Credit Card Delinquency: How It Can Ruin Your Finances
9 MIN READ
Published September 17, 2023 | Updated December 10, 2023
Credit card delinquency happens when you fall behind on making monthly payments on your cards. Technically, even being 30 days late on your bill is considered delinquent, but the information is reported to credit reporting agencies, usually when you have failed to make payments for two months.
If your account is delinquent, the event can have a negative impact on your credit score and can make it challenging for you to borrow in the future. However, there are several ways of dealing with delinquency and fixing your credit score, as discussed below in this article.
What Is Credit Card Delinquency?
If you use a credit card, you must pay off at least a portion of the credit card balance at the end of each month to keep your account in good standing. When you fail to make the monthly minimum payment, your account becomes delinquent.
Most credit card issuers only report a delinquent account to the credit bureaus when the account is 30 days late. This means that you still have a chance to make a payment before that happens to minimize the impact on your credit score if this is the first time you’re delinquent. If your account is still delinquent after 60 days, your credit score can be affected, and the credit card company may raise your interest rate. After 90 days, the lender may close your account and send it to collections. The lender can report it to the credit bureaus as a charge-off, which can further damage your credit score.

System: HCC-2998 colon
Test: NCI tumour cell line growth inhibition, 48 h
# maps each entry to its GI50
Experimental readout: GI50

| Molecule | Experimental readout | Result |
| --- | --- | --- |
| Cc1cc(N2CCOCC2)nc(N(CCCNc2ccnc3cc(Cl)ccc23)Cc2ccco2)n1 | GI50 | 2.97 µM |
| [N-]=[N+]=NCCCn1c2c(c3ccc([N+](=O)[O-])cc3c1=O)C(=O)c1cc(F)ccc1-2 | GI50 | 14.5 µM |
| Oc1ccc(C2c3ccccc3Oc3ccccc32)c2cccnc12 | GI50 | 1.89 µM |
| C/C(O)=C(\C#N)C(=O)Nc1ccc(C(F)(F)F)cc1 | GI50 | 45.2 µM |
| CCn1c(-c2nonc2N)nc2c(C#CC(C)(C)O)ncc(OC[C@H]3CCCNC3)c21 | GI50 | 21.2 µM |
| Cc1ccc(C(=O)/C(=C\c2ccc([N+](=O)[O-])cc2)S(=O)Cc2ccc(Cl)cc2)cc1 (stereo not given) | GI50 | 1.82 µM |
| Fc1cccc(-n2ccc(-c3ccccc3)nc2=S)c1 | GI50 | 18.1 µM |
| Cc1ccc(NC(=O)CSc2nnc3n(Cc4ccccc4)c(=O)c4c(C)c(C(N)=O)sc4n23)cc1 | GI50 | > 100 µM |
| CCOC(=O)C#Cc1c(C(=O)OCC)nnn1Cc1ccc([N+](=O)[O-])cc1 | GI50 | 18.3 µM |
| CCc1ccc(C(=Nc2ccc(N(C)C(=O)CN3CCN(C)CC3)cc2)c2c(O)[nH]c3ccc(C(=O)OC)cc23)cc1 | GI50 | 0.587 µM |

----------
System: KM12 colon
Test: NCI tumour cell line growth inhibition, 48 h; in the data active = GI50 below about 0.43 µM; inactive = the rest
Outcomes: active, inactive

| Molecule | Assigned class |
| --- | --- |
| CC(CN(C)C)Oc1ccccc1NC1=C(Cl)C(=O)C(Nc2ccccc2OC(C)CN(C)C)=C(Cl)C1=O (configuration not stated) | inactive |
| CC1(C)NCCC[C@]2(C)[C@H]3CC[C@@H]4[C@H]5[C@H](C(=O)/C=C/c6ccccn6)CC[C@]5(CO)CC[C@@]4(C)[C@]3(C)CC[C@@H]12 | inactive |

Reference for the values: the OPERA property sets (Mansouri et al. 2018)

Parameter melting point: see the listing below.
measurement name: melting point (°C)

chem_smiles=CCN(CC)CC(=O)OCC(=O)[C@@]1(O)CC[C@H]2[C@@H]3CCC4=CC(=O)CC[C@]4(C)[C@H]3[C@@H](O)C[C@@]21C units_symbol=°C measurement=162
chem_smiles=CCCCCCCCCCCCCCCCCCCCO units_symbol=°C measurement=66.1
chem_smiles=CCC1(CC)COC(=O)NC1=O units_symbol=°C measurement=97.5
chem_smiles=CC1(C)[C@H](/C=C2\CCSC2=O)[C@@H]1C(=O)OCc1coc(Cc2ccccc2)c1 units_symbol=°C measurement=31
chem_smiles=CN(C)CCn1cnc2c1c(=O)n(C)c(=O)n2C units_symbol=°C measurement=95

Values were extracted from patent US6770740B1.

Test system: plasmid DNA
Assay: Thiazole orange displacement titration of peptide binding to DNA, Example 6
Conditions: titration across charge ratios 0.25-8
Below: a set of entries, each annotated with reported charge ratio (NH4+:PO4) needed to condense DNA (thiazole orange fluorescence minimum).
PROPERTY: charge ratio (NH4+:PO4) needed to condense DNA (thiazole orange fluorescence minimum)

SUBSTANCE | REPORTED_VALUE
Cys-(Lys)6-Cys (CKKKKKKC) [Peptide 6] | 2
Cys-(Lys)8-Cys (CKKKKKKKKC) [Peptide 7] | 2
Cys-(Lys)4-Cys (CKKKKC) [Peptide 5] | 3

Causes and Rates in 2023
The 30-day credit card delinquency rate for the first quarter of 2023 rose to 2.43% from 2.25% in the previous quarter. This marks the sixth consecutive quarter of increases. However, delinquent rates are still close to historic lows. Delinquency rates have never dropped below 2% since 1991, until they started dropping in 2020. In comparison, delinquencies peaked at close to 7% in 2009, during the Great Recession.
Americans carried a balance on 56% of credit card accounts in the second quarter of 2022. Higher interest rates continue to push these balances up, making it even more difficult for cardholders to pay off their household debt. Americans are increasingly relying on their credit cards to maintain their consumption levels and keep their budget afloat, even as inflation declines and the outlook for the U.S. economy improves. This situation may worsen as student loan payments resume in October 2023. The recent rate hikes and increasingly expensive real estate compounds the issue.